Preliminary Diagnosis: Intracranial Aneurysm

I. What imaging technique is first-line for this diagnosis

  • CT angiogram (CTA). However, a non-contrast head CT should be performed first, followed by CTA, which requires IV contrast.

II. Describe the advantages and disadvantages of this technique for diagnosis of an intracranial aneurysm.

  • Has high diagnostic accuracy for intracranial aneurysms

  • Can be performed quickly, thus limiting the chance of patient motion artifact resulting in a nondiagnostic exam

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  • Preferred imaging modality for subarachnoid hemorrhage, a potential complication of aneurysm

  • Uses ionizing radiation

  • Small number of patients will have a false negative CTA

III. What are the contraindications for the first-line imaging technique?

  • Pregnancy is a contraindication to CT.

  • Administration of IV contrast requires good renal function, generally a creatinine <1.7.

IV. What alternative imaging techniques are available?

  • MRI/MRA of the brain with and without intravenous (IV) contrast

  • Conventional cerebral angiography

V. Describe the advantages and disadvantages of the alternative techniques for diagnosis of an intracranial aneurysm.

MRI/MRA of the brain with and without (IV) contrast
  • Surrounding soft tissue anatomic detail is depicted better than on CT, which may allow better visualization of structures affected by the aneurysm (e.g., cranial nerves).

  • Relatively lengthy exam that requires patient cooperation to minimize motion artifact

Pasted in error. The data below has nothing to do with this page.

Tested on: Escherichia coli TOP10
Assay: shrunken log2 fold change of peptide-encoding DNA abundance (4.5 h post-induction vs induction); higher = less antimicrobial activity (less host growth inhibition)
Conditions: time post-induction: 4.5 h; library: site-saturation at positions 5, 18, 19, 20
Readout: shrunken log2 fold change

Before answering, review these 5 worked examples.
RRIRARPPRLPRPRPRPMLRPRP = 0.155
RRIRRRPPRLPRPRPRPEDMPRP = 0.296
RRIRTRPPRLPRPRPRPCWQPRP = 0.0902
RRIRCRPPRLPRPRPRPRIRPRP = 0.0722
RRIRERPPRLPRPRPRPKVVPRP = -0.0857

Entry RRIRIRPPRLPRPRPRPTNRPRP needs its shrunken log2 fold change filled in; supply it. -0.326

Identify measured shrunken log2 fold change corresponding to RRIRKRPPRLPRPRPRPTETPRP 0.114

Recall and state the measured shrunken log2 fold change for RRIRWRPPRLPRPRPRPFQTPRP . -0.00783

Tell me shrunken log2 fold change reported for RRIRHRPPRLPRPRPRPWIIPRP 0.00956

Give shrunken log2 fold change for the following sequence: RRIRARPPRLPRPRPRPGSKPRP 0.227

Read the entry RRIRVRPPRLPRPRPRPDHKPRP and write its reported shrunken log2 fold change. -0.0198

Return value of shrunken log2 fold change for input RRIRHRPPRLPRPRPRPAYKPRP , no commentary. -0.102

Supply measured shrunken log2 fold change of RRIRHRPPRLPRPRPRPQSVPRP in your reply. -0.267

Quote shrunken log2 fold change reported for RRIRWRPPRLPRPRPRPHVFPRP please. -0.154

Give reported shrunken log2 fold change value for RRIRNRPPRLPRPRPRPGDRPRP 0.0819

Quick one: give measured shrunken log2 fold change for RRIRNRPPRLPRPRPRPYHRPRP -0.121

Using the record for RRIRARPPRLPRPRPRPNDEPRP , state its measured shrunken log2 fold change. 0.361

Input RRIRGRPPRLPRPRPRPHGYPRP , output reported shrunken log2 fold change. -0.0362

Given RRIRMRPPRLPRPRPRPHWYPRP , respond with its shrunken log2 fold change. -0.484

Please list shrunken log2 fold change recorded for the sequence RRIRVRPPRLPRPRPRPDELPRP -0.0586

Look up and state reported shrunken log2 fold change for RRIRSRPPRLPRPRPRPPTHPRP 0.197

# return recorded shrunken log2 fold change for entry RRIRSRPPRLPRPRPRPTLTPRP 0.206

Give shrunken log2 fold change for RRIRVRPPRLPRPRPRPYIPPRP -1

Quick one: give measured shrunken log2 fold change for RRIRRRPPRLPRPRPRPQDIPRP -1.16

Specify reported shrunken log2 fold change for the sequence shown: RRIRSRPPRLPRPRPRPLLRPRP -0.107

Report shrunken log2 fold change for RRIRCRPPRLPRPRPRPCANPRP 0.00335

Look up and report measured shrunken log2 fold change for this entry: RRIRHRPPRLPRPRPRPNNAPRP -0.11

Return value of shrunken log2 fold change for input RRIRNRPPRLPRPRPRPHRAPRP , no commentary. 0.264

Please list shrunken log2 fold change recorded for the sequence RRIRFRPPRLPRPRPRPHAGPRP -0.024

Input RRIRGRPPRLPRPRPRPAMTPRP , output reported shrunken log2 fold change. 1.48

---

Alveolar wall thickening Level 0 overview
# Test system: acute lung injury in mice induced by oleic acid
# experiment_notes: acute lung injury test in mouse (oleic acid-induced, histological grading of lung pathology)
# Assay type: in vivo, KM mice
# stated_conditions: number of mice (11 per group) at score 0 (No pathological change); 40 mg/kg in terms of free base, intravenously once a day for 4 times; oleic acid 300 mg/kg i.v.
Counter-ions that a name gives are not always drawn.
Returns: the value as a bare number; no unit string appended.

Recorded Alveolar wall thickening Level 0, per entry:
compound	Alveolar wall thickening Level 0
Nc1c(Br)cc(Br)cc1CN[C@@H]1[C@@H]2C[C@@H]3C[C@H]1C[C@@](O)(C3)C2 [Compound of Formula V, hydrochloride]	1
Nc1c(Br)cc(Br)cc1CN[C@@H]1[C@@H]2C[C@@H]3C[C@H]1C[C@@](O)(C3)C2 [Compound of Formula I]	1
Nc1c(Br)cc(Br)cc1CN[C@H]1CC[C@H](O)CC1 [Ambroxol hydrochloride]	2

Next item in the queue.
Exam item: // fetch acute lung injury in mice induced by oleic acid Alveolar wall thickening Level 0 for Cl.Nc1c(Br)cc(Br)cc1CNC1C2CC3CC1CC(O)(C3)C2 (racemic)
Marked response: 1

• Prone to artifacts that may make aneurysms more difficult to diagnose

  • IV contrast requires adequate renal function (GFR >60), although decision to administer contrast can be made on a case-by-case basis in patients with GFR of 30 to 60

  • Significantly more expensive compared to CT

Conventional angiography
  • Gold standard for diagnosis or exclusion of intracranial aneurysms

  • Allows possibility of both diagnosis and treatment (e.g., aneurysm coiling)

  • Can assess for collateral circulation in pretreatment planning

  • Invasive procedure that requires arterial access (usually via the femoral artery)

  • Associated with significant morbidity and mortality, particularly with aneurysm treatment

VI. What are the contraindications for the alternative imaging techniques?

MRI/MRA with and without IV contrast
  • Contraindicated in patients with non-MR compatible metallic implants or foreign bodies

Conventional angiography
  • Contraindicated in patients who are coagulopathic (INR >1.6 and/or platelets <50,000)

  • Contraindicated in patients with poor renal function

  • Contraindicated in patients with uncontrolled hypertension

  • Contraindicated in patients with a contrast allergy or who are pregnant